Malawian President Peter Mutharika has admitted that the lack of a National disaster Risk Management Policy is hampering efforts to relocate people living in flood-prone areas to higher ground.
Mutharika made the remarks in his national address,, broadcast from the capital Lilongwe, on the state of national response to the floods which hit 15 districts early this year.
He said works to have the policy started in 1991 but has been facing numerous challenges since then.
“This work was started in 1991 with the enactment of the Disaster Preparedness and Relief Act,which provided the legal and institutional framework for disaster management in the country at National, District, Area and Village level,” disclosed President Mutharika.
He said the Act was however, enacted without a policy.
“Because of this anomaly, we are still facing numerous challenges, in adopting a proactive and systematic approach to address disasters risks in the country,” he added.
The President said the policy will guide stakeholders in implementing programmes and activities to effectively address disaster risks and reduce the impact of disasters amongst communities in the country.
He disclosed that at the moment the draft Disaster Policy has not yet been discussed by the full Cabinet.
“For the long term response, the Ministry of Lands, Housing and urban Development is finalising the National Disaster Risk Management Policy. It is expected that the policy will be adopted at the next Cabinet meeting,” assured the president.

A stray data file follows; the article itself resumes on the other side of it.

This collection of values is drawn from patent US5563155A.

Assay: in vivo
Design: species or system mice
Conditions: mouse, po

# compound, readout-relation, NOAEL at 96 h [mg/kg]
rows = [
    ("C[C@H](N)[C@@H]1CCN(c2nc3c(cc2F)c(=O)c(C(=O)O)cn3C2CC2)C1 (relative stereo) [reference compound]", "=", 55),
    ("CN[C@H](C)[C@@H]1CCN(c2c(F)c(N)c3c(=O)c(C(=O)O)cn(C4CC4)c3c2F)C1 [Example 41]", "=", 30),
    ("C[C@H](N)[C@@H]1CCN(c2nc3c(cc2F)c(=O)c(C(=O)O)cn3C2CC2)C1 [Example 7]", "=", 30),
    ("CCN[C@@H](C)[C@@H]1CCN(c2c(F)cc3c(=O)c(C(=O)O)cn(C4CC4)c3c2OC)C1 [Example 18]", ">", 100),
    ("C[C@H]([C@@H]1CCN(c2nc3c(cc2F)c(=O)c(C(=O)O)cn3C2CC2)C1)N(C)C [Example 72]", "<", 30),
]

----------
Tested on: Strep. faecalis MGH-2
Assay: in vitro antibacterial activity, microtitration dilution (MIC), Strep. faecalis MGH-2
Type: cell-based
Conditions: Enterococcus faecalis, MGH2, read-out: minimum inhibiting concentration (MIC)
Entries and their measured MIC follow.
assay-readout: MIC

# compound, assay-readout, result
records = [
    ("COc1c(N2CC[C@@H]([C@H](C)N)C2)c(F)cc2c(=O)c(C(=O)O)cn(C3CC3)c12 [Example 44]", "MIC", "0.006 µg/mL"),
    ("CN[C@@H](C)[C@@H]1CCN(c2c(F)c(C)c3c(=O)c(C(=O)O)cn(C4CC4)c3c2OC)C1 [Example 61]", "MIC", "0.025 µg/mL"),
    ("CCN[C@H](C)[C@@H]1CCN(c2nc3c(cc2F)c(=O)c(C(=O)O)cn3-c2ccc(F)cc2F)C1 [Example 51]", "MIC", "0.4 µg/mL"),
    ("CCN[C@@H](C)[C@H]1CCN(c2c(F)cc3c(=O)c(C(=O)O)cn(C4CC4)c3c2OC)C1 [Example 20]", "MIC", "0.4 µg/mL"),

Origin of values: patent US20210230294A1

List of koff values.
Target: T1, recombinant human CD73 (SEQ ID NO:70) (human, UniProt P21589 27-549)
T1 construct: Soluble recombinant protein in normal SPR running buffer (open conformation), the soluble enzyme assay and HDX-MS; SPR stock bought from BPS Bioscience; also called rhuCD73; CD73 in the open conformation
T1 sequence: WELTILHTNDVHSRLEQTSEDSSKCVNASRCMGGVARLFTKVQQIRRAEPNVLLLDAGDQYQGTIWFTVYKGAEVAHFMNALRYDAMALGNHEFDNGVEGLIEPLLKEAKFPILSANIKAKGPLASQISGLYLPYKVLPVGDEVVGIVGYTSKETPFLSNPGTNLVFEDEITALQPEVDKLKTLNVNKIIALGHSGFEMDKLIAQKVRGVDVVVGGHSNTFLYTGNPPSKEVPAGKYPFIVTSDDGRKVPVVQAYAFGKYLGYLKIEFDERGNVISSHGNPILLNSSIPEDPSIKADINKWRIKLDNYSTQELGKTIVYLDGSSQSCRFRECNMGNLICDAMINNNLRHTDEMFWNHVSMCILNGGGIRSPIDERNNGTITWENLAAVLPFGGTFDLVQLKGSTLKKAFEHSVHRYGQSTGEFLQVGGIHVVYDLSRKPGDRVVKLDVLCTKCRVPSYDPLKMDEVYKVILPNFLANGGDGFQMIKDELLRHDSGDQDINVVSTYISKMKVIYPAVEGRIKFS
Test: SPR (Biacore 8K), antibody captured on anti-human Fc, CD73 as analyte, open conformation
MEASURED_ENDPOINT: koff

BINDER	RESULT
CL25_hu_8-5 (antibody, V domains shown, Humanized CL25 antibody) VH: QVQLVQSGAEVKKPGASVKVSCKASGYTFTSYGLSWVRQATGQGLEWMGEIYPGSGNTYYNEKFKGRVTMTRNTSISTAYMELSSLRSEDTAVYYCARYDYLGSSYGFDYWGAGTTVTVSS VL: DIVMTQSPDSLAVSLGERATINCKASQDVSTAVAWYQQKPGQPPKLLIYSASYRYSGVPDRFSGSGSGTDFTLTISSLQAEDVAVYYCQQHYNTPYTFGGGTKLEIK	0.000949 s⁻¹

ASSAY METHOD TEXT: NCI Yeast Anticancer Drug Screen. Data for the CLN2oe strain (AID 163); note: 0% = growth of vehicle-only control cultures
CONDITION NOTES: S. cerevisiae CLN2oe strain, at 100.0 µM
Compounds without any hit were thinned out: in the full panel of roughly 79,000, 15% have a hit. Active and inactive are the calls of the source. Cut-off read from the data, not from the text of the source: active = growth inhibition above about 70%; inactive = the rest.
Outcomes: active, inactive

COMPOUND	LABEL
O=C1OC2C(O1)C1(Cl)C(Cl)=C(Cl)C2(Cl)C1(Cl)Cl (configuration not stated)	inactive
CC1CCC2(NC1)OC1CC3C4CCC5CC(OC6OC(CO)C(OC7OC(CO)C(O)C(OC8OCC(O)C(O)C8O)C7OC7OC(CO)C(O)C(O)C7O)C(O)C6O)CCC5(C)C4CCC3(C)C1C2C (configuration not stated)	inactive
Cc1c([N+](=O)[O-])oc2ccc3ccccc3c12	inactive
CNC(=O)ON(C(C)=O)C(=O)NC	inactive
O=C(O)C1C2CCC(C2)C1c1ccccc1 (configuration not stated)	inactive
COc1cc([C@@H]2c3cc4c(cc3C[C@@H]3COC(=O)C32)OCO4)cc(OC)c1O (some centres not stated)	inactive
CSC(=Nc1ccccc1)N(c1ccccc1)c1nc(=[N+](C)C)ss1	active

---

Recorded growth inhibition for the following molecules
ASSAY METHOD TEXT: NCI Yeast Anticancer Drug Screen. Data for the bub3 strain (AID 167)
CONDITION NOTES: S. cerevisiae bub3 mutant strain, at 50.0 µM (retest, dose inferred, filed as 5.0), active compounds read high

According to the Malawi leader, the overall objective of the Policy will be sustainably reduce disaster losses in lives and in the social economic, and environmental assets of individuals, communities and the nation; as well as create an enabling framework for the establishment of a comprehensive disaster risk management system for Malawi.
“It is my sincere hope that this policy will assist us in dealing with some of the current problems which we are facing especially issues of relocation of people,” Mutharika said.
“As you may be aware, some of the problems could be reduced if we removed people from the disaster prone areas to some safer places.”
The Malawi leader also requested the Ministry of Lands and Housing to make wide consultations with the concerned parties, so as to have a common ground for the implementation of the policy, which he said was needed as soon as yesterday.
Latest statistics indicate that around 234 schools were damaged and 181 were being used as relocation sites for displaced people, who have lost their homes in the floods (a total of 415 schools affected).
An estimated 200,000 students are not able to attend school due to their schools being flooded or occupied by those who require temporary shelters.Follow and Subscribe Nyasa TV :